This article is reprinted with permission from the Dychelon blog
As managers and leaders, we are in the business of moving people in the direction of meeting goals, solving problems independently and reaching their full potential.
It is easy to tell people how to solve problems, achieve goals and where the team is supposed to be headed. But consider how you can ask questions to help personnel achieve these important team competencies.
This is a shift in thinking. I can tell you personally that it is a practice I have incorporated into my life. When given the opportunity, I will ask a question instead of telling a person what I want to be accomplished. Questions are the way we get our people to think about the very topic we are talking about. If they are thinking, they are learning.
I want you to know that when we are asking questions, it is not from a position of weakness. The question should not be, “Could you please do…….?” When we are in positions to have our teams meet goals and performance standards, ask questions that move them in the intended direction.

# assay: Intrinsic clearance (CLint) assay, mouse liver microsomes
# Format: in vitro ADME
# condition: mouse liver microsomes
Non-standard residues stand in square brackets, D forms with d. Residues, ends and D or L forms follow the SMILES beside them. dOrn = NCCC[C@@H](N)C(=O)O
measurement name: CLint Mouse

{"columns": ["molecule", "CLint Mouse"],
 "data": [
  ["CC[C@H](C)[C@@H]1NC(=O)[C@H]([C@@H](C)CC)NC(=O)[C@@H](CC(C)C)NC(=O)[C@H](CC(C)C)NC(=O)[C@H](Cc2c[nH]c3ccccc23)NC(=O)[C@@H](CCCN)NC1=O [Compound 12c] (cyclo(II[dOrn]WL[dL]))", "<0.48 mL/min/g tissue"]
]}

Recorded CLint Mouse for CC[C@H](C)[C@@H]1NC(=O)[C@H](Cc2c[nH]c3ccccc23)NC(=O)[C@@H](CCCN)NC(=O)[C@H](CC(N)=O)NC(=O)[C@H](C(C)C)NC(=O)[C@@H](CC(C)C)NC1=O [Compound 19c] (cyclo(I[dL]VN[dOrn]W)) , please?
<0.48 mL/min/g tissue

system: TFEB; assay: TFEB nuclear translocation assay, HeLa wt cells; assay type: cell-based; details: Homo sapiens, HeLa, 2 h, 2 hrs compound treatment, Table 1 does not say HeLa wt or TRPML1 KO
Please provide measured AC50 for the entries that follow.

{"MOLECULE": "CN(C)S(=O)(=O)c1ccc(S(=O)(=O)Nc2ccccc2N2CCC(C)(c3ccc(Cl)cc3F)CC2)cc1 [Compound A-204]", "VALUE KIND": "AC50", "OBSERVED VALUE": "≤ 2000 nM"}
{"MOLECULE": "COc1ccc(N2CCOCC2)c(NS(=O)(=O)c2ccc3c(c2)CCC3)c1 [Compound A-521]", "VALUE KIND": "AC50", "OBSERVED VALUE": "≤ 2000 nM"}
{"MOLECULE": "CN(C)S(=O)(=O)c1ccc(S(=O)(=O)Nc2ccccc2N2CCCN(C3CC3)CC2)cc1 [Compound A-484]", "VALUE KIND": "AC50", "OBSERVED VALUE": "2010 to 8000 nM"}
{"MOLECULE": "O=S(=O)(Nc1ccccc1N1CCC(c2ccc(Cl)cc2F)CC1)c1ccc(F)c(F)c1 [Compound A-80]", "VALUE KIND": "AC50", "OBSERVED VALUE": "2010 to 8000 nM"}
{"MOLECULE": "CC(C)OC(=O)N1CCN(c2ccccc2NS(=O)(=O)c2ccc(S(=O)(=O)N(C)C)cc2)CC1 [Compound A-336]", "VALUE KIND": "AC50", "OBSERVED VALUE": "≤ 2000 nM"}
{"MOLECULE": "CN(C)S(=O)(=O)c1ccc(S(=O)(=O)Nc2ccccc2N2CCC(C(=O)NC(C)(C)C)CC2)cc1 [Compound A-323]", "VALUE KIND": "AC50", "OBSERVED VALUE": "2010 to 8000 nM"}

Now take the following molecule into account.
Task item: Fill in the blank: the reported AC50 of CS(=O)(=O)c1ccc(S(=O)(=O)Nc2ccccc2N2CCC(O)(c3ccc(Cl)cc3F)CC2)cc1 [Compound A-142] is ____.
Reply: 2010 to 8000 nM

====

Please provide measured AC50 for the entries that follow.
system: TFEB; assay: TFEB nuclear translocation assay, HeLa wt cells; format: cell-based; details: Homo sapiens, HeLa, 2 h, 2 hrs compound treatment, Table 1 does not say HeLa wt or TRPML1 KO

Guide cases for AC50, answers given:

Here is a sampling of topics where questions can be used to accomplish your goal.
Unpopular or mandated training
I regularly teach a class on workplace harassment. It is a California state training mandate and employees must attend this training every two years.
In most instances where I have taught the class, students enter with a sense of dread that they will be “told” what improper conduct is in the workplace, along with all the activities they can no longer participate in at work. The expectation level that they will learn something new is low.
Questions are key in connecting with the students and having them learn the concepts of workplace harassment. Here are some of the questions I usually ask in each class:
- Why do we have workplace harassment training?
- How do people want to be treated at work?
- What happens if we choose to ignore harassment incidents/situations?
- What role do we each play in preventing workplace harassment?